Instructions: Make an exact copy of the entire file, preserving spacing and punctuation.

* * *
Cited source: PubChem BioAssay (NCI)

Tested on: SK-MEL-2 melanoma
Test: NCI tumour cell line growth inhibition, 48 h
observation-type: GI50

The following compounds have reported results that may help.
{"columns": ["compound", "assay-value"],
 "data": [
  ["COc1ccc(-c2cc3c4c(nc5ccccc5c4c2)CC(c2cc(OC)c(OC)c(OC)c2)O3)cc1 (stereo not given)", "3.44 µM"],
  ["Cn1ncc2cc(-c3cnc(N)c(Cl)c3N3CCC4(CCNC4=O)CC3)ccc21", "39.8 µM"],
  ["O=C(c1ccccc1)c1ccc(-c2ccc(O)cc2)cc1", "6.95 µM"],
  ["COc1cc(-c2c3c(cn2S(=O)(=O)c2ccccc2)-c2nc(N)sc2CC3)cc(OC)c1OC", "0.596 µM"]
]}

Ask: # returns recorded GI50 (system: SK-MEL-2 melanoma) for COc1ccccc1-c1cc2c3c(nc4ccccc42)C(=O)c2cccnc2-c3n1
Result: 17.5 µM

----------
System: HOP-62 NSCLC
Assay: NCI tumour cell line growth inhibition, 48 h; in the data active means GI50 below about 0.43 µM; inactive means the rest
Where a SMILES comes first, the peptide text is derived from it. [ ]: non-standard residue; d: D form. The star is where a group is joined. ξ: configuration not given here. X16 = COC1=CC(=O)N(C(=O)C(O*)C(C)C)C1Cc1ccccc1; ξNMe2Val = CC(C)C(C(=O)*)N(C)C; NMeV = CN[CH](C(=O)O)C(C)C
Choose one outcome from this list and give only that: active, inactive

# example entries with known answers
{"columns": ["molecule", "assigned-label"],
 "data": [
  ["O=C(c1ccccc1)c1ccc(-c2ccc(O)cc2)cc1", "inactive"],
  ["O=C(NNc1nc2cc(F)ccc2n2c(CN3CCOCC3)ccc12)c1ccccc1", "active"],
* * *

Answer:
Cited source: PubChem BioAssay (NCI)

Tested on: SK-MEL-2 melanoma
Test: NCI tumour cell line growth inhibition, 48 h
observation-type: GI50

The following compounds have reported results that may help.
{"columns": ["compound", "assay-value"],
 "data": [
  ["COc1ccc(-c2cc3c4c(nc5ccccc5c4c2)CC(c2cc(OC)c(OC)c(OC)c2)O3)cc1 (stereo not given)", "3.44 µM"],
  ["Cn1ncc2cc(-c3cnc(N)c(Cl)c3N3CCC4(CCNC4=O)CC3)ccc21", "39.8 µM"],
  ["O=C(c1ccccc1)c1ccc(-c2ccc(O)cc2)cc1", "6.95 µM"],
  ["COc1cc(-c2c3c(cn2S(=O)(=O)c2ccccc2)-c2nc(N)sc2CC3)cc(OC)c1OC", "0.596 µM"]
]}

Ask: # returns recorded GI50 (system: SK-MEL-2 melanoma) for COc1ccccc1-c1cc2c3c(nc4ccccc42)C(=O)c2cccnc2-c3n1
Result: 17.5 µM

----------
System: HOP-62 NSCLC
Assay: NCI tumour cell line growth inhibition, 48 h; in the data active means GI50 below about 0.43 µM; inactive means the rest
Where a SMILES comes first, the peptide text is derived from it. [ ]: non-standard residue; d: D form. The star is where a group is joined. ξ: configuration not given here. X16 = COC1=CC(=O)N(C(=O)C(O*)C(C)C)C1Cc1ccccc1; ξNMe2Val = CC(C)C(C(=O)*)N(C)C; NMeV = CN[CH](C(=O)O)C(C)C
Choose one outcome from this list and give only that: active, inactive

# example entries with known answers
{"columns": ["molecule", "assigned-label"],
 "data": [
  ["O=C(c1ccccc1)c1ccc(-c2ccc(O)cc2)cc1", "inactive"],
  ["O=C(NNc1nc2cc(F)ccc2n2c(CN3CCOCC3)ccc12)c1ccccc1", "active"],